No. 39028.

41 So.2d 497 (1949)

215 La. 667


Supreme Court of Louisiana.

Rehearing Denied June 30, 1949.

Attorney(s) appearing for the Case

James T. Burns, Covington, Ponder & Ponder, L. B. Ponder, Jr., Amite, for defendant-appellant.

Mary Purser, Carroll Buck, Amite, Fred G. Benton, George Mathews, Baton Rouge, for appellee.

FOURNET, Justice.

Walton B. Coney prosecutes this appeal from the judgment of the lower court ordering him to pay alimony of $140 a month to his wife pending the final determination of her suit against him for a separation from bed and board, such alimony to be due and payable from the date of the filing of the suit on March 23, 1948. The plaintiff, answering the appeal, seeks to have this award increased to the amount prayed for, that is, $500 a month, beginning on August 1, 1947.

It is the contention of the appellant that his wife is not entitled to any alimony because (1) her petition discloses neither a cause nor a right of action and, of necessity, alimony pendente lite should fall with her main demand; (2) the evidence adduced on the trial of the rule for alimony disclosed she was at fault because she abandoned him; (3) in the alternative, that the award of $140 a month was erroneously made since there was no proof to show the plaintiff is in necessitous circumstances or that there was any community income or any community property that was income producing at the time of the trial of the rule; and (4) in the further alternative, that the award should be reduced to not more than $40 a month. The defendant, in a motion filed here on the day this case was argued, seeks to have us remand the case in order that he may show his wife is not in necessitous circumstances as she obtained employment during the legislative term of 1948 and, thereafter, on October 15, 1948, became the executive secretary of the Louisiana Conference of Social Welfare at a salary of $300 a month.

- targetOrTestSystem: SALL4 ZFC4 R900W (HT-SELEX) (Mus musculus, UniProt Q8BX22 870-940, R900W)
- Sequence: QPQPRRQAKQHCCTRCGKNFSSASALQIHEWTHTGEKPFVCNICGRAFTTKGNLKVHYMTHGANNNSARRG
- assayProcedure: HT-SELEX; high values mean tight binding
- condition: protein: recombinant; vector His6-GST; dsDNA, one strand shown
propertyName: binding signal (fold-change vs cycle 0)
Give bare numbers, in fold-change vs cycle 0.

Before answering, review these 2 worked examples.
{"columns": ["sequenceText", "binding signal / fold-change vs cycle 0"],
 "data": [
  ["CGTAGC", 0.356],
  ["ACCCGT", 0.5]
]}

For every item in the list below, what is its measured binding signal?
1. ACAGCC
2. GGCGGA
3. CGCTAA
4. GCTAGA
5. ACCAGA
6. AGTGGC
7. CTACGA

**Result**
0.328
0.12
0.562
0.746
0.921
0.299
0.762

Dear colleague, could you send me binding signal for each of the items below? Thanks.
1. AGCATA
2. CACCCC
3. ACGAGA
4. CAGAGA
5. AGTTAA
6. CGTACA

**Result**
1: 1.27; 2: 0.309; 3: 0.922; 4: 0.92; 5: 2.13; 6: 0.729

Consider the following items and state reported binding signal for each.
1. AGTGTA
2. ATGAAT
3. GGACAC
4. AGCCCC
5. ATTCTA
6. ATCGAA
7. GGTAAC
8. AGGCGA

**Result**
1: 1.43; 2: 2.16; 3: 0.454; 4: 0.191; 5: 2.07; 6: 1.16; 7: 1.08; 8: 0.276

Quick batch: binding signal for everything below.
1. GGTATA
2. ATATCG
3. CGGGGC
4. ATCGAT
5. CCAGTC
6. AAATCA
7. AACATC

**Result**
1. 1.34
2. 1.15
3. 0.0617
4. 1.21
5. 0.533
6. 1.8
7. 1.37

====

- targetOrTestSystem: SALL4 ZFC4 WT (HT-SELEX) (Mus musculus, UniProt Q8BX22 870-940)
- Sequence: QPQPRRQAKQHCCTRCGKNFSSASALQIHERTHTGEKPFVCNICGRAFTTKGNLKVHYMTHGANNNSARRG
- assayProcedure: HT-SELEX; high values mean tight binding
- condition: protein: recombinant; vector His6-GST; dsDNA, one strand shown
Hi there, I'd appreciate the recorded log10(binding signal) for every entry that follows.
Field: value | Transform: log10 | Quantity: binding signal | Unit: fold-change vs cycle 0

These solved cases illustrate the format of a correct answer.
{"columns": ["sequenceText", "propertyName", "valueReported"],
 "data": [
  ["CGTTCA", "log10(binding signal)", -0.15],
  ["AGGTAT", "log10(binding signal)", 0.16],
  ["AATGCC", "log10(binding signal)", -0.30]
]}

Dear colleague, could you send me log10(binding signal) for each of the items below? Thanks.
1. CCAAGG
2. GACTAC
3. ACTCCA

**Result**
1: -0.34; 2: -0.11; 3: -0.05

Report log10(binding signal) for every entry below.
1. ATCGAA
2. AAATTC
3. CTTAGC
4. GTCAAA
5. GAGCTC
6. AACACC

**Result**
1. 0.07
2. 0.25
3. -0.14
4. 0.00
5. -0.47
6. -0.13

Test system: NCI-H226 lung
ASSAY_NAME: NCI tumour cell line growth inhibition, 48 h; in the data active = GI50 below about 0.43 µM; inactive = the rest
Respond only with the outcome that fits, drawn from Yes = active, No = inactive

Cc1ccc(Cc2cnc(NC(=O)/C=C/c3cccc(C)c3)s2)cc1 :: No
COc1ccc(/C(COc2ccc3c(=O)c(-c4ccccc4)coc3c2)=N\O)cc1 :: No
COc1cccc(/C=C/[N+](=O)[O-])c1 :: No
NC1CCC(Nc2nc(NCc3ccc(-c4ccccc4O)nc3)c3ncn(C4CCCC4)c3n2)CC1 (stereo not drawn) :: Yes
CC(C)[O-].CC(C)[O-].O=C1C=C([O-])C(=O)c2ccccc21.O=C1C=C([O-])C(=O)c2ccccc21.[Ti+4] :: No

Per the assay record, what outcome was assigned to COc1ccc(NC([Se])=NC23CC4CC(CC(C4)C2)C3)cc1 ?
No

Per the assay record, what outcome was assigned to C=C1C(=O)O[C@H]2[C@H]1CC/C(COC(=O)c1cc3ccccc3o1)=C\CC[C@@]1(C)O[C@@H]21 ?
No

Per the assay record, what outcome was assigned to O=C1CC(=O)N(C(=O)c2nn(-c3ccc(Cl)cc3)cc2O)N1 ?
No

While the petition in this case may be said to be inartistically drawn, dealing largely in generalities and conclusions, it is one that can, as was stated in the case of Trautman v. Krauss, 159 La. 371, 105 So. 376, 377, "be decided with a better understanding and greater assurance of doing justice from the evidence than from the allegations of the petition." Furthermore, in addition to the conclusions and generalities in the petition, there are also contained sufficient allegations of fact that, if proved, would establish such cruelty as to justify a decree of separation, for the plaintiff alleges that beginning a short time after the marriage and continuing until the separation on August 27, 1947, her husband, without any just cause or provocation on her part, intermittently ignored her completely, refusing frequently and for long periods of time to even speak to her; that he threatened to beat her during the month of June, 1947, and again on August 1, 1947; that on several occasions he told her of his dissatisfaction with her, and suggested that she return to her own people, because of her failure as a wife, mother, and housekeeper; that on or about August 1, 1947, when it became apparent she would have to undergo a serious operation, he again suggested she go to her own people but requested that she at least return to the matrimonial domicile following the operation long enough to prevent the creation of the impression that he drove her away because of her illness; and that she did go to her sister's home on August 27, 1947, for the operation but did not return to the matrimonial domicile because of the cruel treatment to which she had been previously subjected and which had left her in a highly nervous condition. She further alleged that since the operation he has not provided her with any means of support, despite her desperate need. See, Olberding v. Gohres, 107 La. 715, 31 So. 1028; Duhon v. Duhon, 110 La. 240, 34 So. 428; Schoras v. Staba, 150 La. 674, 91 So. 148; Krauss v. Krauss, 163 La. 218, 111 So. 683, 58 A.L.R. 457; Moore v. Moore, 192 La. 289, 187 So. 670.